From the studies of Robert (2004), it is evident through his analysis that men are more represented than women in the Nigeria’s civil service; the data below clearly support these assertion:
Table A: Percentage of men and women in federal civil service.
Year Percentage of men Percentage of women
2001 71.5 28.5
2002 71.3 28.7
2003 69.3 30.7
2004 70.5 29.5
Source: WACOL, 2008 (cited in Fatile et al., 2011)
Oakley (2000) explains two rationales that are considered for the continuation of glass ceiling, which are socio-cultural issues and those related to organizational barriers. On the socio-cultural, several researches have explained the glass ceiling issues women are faced with at work. The studies explain traditional gender roles as one of the many reasons women face challenges at work. The society ascribes these roles to women, which can be classified as negative stereotypes to women, such as duties attributed to women, which expect them to care for the home and their family alone.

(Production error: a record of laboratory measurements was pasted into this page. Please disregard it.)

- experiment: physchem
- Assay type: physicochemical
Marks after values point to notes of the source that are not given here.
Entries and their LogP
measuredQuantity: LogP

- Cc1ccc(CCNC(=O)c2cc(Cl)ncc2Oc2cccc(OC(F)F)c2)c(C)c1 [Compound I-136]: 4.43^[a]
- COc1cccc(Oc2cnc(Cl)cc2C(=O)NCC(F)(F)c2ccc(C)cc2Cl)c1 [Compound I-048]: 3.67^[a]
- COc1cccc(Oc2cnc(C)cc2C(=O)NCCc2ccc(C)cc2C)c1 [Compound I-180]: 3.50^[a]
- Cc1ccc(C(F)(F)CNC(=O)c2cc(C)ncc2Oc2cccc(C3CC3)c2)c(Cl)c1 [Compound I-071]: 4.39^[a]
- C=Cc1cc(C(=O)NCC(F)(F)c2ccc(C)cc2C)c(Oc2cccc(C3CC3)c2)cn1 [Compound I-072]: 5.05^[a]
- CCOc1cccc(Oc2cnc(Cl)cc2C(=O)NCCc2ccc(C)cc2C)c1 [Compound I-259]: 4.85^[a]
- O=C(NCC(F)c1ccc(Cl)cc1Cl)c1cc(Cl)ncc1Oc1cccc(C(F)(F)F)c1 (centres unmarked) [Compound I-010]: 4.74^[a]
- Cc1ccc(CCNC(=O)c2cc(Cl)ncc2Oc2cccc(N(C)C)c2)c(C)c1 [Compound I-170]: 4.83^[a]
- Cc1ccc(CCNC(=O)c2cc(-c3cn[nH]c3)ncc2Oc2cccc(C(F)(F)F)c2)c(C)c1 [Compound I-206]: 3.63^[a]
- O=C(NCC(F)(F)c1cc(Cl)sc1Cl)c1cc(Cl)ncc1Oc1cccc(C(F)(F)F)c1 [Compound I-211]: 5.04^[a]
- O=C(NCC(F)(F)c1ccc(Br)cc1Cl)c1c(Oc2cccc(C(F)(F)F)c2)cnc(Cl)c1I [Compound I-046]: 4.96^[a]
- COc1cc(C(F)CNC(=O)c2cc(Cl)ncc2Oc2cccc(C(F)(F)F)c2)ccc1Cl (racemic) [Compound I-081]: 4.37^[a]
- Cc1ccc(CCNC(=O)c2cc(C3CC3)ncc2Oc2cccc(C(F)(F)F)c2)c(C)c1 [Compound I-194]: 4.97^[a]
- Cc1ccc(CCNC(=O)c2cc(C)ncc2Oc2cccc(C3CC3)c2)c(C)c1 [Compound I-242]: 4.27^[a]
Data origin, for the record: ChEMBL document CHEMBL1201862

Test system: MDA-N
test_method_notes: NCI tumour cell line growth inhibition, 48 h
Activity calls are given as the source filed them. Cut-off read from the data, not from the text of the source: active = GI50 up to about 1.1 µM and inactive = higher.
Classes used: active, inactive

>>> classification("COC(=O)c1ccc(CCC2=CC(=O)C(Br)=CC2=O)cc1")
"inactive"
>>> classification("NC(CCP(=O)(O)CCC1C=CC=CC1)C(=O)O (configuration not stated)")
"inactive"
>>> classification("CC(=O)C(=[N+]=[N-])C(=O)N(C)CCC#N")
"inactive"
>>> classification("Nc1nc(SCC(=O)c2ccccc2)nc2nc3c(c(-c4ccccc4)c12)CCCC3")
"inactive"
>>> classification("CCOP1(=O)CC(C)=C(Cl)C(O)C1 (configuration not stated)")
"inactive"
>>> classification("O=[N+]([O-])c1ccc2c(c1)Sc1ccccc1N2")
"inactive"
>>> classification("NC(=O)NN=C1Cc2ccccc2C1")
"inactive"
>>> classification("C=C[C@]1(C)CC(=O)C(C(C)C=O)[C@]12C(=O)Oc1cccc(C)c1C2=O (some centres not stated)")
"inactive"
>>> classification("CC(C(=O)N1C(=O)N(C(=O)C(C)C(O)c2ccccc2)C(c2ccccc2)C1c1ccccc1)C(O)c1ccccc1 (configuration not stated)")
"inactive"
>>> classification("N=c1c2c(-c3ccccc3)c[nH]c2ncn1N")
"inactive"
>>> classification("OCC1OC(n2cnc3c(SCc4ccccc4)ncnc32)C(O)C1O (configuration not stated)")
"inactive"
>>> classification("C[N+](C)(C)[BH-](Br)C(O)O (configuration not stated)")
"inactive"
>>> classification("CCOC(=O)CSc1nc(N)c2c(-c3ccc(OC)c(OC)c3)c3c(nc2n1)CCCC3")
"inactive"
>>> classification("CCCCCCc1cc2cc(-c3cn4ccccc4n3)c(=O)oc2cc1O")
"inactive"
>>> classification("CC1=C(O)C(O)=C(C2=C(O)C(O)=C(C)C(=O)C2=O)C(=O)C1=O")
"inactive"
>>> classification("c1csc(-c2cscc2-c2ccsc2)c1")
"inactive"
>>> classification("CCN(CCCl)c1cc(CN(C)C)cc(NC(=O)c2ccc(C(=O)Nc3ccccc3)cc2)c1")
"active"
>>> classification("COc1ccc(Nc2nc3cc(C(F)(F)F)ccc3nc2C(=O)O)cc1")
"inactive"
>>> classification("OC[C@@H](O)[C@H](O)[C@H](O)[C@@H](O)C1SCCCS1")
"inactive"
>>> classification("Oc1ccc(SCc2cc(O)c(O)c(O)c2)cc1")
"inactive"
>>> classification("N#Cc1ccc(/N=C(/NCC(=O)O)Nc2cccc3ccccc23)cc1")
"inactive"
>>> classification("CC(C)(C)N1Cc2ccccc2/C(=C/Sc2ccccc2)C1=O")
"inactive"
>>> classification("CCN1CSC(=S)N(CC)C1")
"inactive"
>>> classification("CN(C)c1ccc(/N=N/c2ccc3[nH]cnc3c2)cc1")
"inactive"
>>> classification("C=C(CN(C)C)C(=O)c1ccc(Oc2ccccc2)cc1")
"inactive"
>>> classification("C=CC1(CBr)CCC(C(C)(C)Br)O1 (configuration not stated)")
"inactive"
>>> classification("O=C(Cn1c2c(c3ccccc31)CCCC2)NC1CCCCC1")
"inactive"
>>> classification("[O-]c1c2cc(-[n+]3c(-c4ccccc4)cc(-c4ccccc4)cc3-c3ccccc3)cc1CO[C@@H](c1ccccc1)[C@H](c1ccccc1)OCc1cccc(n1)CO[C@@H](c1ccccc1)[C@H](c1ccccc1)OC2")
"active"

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The effect of this on women is that they are not able to maintain a career; they shuttle between flexible working hours and work in poor pay jobs, in comparison with their male counterparts who are perceived to provide for the family and in so doing have access to robust financial incentives and salaries (Anker, 1997, cited in Okafor, et. al., 2011).
Hence, Krotz, (2006), argues that women tend to build their careers towards roles that the society accepts to be suitable for women and not what they desire or challenging jobs that they aspire to attain.